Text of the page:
I'm invading the LA store today and I'm bringing the NorCal mojo with me. Hopefully the Giants will take game five while I'm landing at Burbank. That will give me the sufficient energy I need to beat this goddamn flu and sell some booze today! Come by and say hello! I should be there from 12:30 on.

-David Driscoll


2012 Flaming Heart is Here

Always one of the most anticpated bottles of the year, the Flaming Heart is now in stock!  The Fourth Edition is no slouch, comparing very favorably to the Third (which I just sipped on last night to do a comparison). Anyone who likes Talisker 18, peated Brora, or any combination of oily, fruity, waxy flavors combined with peat and brine should jump in - fast! It's got all the sweetness, texture, and smoke in perfect balance.  Glaser always delivers with this whisky and this edition is another notch in his belt.  We've got a healthy supply between our NorCal and SoCal allocations, but this whisky will never make it to the big K&L email.  We sold a bunch yesterday via the insider's email list and I expect this blog post to put it over the edge.  I'm in for one - at least!

Compass Box Flaming Heart Fourth Edition Malt Scotch Whisky $89.99 - Here we go! The wildly popular Flaming Heart Series is back with one of the years most anticipated new blends. Coming from  four of the official Scotch Malt regions, we all know that our dear friend Mr. Glaser tends to knock this out of the park. Serge Valentine writes, "Colour: dark straw. Nose: impeccable start, on a rather more refined peat than elsewhere (I mean in youngish single malts) and touches of agave and cane juice on top of an elegant Laphroaigness. Beeswax and seawater, antiseptic and overripe apples, bandages and damp clay, Japanese green tea and linseed oil. Then fresh mint, lime, oysters and just touches of diesel oil. Lovely lovely lovely. Mouth: the first thing I like here is the strength. Sounds odd, I know, but these 48.9% work extremely well, it’s nervous and big but approachable and, well, drinkable. Other than that, it’s a superb combination of pink grapefruits, shellfish, olive brine, marzipan, lemon, touches of fresh coriander, lemon balm, some kind of waxy citrons and plain green olives. Passion fruits, cough syrup, liquorice... It’s very smoky too. Finish: great as well because it remains elegant, zesty, even kind of ethereal despite all the oomph. Leaves your mouth a fresh as a baby’s! Comments: no, really, this is truly excellent. The bottle’s lovely too, it’ll be hard to throw it away once it’s empty (which will happen fast). Potential lamp stands? Nah, too narrow" 91 points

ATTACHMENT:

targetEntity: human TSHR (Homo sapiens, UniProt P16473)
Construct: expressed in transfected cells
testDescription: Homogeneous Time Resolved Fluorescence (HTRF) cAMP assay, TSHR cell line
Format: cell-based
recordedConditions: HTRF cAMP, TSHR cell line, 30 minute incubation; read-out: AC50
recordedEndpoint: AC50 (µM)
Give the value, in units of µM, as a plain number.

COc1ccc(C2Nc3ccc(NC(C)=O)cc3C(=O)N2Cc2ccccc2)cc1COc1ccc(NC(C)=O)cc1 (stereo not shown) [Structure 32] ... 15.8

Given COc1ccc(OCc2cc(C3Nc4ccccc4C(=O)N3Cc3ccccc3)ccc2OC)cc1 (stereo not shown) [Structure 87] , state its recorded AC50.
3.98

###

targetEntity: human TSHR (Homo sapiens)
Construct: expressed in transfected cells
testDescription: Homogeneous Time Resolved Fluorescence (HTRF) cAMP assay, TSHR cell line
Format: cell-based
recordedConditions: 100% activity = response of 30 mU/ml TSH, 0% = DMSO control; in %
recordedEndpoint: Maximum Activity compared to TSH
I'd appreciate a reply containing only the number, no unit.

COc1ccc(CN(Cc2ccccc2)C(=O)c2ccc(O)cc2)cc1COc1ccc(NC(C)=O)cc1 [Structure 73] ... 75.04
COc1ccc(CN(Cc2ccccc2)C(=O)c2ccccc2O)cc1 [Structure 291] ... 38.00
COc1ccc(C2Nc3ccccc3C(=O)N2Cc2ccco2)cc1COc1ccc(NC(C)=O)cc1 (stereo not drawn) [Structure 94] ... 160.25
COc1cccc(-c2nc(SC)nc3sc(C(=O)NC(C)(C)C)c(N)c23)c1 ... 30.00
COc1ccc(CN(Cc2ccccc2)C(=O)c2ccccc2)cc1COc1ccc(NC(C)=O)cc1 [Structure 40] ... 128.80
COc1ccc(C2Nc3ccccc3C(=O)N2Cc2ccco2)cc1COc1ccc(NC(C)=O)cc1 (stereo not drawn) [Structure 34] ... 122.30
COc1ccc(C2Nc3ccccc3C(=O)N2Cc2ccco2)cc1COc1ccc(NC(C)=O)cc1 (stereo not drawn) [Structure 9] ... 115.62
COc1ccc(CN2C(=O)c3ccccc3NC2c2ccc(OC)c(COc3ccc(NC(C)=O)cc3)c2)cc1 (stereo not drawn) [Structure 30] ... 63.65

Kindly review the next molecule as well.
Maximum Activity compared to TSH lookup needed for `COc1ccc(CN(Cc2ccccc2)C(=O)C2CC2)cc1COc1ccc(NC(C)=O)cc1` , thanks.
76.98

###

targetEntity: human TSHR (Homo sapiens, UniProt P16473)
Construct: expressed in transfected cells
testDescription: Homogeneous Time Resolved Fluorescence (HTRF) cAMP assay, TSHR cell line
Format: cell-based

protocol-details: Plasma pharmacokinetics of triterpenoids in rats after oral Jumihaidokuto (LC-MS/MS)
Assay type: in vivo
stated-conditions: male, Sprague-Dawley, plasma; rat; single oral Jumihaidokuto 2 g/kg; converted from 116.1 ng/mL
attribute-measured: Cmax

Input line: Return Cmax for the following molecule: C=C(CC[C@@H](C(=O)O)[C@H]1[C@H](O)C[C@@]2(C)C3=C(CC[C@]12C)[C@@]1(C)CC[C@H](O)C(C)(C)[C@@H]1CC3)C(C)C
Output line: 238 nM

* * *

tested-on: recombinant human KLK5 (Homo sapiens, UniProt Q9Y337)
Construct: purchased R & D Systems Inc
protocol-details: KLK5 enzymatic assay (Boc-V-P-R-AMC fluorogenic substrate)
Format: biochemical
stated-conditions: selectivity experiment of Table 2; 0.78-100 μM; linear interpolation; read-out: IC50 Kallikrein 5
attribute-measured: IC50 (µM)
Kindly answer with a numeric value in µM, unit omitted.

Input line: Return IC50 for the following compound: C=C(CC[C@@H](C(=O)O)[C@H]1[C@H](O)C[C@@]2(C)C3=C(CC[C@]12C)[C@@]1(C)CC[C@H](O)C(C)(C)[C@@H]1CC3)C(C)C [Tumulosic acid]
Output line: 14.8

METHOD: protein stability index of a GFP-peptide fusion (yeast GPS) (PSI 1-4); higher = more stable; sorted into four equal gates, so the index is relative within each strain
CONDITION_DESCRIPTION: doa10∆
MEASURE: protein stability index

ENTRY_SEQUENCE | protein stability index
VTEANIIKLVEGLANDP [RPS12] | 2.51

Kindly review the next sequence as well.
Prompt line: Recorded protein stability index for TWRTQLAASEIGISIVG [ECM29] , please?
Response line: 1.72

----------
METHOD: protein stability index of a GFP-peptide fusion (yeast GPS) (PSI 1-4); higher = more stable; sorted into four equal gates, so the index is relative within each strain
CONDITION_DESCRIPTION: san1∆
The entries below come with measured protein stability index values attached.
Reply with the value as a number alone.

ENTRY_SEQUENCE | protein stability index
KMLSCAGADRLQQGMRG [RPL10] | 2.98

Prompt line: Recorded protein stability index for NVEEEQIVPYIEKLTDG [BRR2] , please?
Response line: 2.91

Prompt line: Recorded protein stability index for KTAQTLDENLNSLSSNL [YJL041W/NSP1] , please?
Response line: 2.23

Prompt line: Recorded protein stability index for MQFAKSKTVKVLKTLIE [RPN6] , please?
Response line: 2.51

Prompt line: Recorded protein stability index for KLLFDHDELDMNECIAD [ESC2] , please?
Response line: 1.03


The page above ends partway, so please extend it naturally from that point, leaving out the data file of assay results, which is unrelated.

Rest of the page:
-David Driscoll


When Hyperbole Goes Too Far

I've seen this on TV about ten times now and every time I cringe. Yesterday's interview with Rachel Barrie, however, got me thinking about how we describe whisky. Rachel's descriptions are like dreams or memories, a bit too much for some perhaps, but they come from a real place. I experienced it first-hand while visiting Glen Garioch distillery.  With the exception of her "grandmother's kitchen," I can vouch for the sights, sounds, and smells she describes. Personally, I try to tell an entertaining story when it comes to whisky, rather than sell you just tasting notes. While it's fun to wax poetic about booze, I sometimes find the enthusiasm expressed in our descriptions just a bit too over-the-top. I'm a pretty enthusiastic guy, so one might be surprised by my annoyance for this phenomenon (that's hypocritical, some might say!).